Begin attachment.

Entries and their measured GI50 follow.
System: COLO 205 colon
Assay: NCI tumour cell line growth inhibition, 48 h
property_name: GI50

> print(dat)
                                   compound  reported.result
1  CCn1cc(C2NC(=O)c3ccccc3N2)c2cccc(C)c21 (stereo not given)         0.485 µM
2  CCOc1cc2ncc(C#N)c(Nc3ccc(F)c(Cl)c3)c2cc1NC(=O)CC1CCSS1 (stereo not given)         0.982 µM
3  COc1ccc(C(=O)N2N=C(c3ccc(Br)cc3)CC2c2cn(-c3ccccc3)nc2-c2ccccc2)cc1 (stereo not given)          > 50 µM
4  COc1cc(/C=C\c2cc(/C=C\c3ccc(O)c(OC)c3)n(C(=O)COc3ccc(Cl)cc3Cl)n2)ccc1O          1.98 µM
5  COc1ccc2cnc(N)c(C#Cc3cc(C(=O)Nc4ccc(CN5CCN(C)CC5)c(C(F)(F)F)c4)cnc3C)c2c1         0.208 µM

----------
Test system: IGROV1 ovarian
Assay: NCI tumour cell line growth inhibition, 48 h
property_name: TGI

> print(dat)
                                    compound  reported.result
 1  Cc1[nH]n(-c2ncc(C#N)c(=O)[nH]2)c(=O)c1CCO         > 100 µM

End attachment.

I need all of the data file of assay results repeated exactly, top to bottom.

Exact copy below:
Entries and their measured GI50 follow.
System: COLO 205 colon
Assay: NCI tumour cell line growth inhibition, 48 h
property_name: GI50

> print(dat)
                                   compound  reported.result
1  CCn1cc(C2NC(=O)c3ccccc3N2)c2cccc(C)c21 (stereo not given)         0.485 µM
2  CCOc1cc2ncc(C#N)c(Nc3ccc(F)c(Cl)c3)c2cc1NC(=O)CC1CCSS1 (stereo not given)         0.982 µM
3  COc1ccc(C(=O)N2N=C(c3ccc(Br)cc3)CC2c2cn(-c3ccccc3)nc2-c2ccccc2)cc1 (stereo not given)          > 50 µM
4  COc1cc(/C=C\c2cc(/C=C\c3ccc(O)c(OC)c3)n(C(=O)COc3ccc(Cl)cc3Cl)n2)ccc1O          1.98 µM
5  COc1ccc2cnc(N)c(C#Cc3cc(C(=O)Nc4ccc(CN5CCN(C)CC5)c(C(F)(F)F)c4)cnc3C)c2c1         0.208 µM

----------
Test system: IGROV1 ovarian
Assay: NCI tumour cell line growth inhibition, 48 h
property_name: TGI

> print(dat)
                                    compound  reported.result
 1  Cc1[nH]n(-c2ncc(C#N)c(=O)[nH]2)c(=O)c1CCO         > 100 µM